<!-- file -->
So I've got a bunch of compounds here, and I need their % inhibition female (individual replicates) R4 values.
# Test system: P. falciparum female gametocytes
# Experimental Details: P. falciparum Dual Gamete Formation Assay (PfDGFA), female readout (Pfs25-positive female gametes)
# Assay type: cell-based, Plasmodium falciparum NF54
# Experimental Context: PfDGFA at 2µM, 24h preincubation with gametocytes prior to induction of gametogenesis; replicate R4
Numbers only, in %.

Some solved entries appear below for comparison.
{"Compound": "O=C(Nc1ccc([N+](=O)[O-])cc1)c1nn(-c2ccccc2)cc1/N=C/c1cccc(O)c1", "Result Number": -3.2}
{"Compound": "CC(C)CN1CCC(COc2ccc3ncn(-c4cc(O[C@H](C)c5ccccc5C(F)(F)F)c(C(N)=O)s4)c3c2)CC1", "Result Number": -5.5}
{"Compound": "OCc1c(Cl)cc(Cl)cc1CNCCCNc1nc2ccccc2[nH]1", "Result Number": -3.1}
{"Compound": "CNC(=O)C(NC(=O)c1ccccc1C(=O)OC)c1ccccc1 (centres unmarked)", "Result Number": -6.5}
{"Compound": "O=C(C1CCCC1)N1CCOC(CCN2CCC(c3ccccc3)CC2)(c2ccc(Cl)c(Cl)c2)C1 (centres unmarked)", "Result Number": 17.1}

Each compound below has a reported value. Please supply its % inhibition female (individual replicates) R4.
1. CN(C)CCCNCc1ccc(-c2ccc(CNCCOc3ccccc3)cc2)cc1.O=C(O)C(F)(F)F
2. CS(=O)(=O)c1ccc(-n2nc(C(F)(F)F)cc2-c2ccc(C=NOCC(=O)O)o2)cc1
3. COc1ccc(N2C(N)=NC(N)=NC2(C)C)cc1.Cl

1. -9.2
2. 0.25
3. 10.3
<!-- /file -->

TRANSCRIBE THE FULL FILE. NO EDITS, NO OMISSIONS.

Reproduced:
So I've got a bunch of compounds here, and I need their % inhibition female (individual replicates) R4 values.
# Test system: P. falciparum female gametocytes
# Experimental Details: P. falciparum Dual Gamete Formation Assay (PfDGFA), female readout (Pfs25-positive female gametes)
# Assay type: cell-based, Plasmodium falciparum NF54
# Experimental Context: PfDGFA at 2µM, 24h preincubation with gametocytes prior to induction of gametogenesis; replicate R4
Numbers only, in %.

Some solved entries appear below for comparison.
{"Compound": "O=C(Nc1ccc([N+](=O)[O-])cc1)c1nn(-c2ccccc2)cc1/N=C/c1cccc(O)c1", "Result Number": -3.2}
{"Compound": "CC(C)CN1CCC(COc2ccc3ncn(-c4cc(O[C@H](C)c5ccccc5C(F)(F)F)c(C(N)=O)s4)c3c2)CC1", "Result Number": -5.5}
{"Compound": "OCc1c(Cl)cc(Cl)cc1CNCCCNc1nc2ccccc2[nH]1", "Result Number": -3.1}
{"Compound": "CNC(=O)C(NC(=O)c1ccccc1C(=O)OC)c1ccccc1 (centres unmarked)", "Result Number": -6.5}
{"Compound": "O=C(C1CCCC1)N1CCOC(CCN2CCC(c3ccccc3)CC2)(c2ccc(Cl)c(Cl)c2)C1 (centres unmarked)", "Result Number": 17.1}

Each compound below has a reported value. Please supply its % inhibition female (individual replicates) R4.
1. CN(C)CCCNCc1ccc(-c2ccc(CNCCOc3ccccc3)cc2)cc1.O=C(O)C(F)(F)F
2. CS(=O)(=O)c1ccc(-n2nc(C(F)(F)F)cc2-c2ccc(C=NOCC(=O)O)o2)cc1
3. COc1ccc(N2C(N)=NC(N)=NC2(C)C)cc1.Cl

1. -9.2
2. 0.25
3. 10.3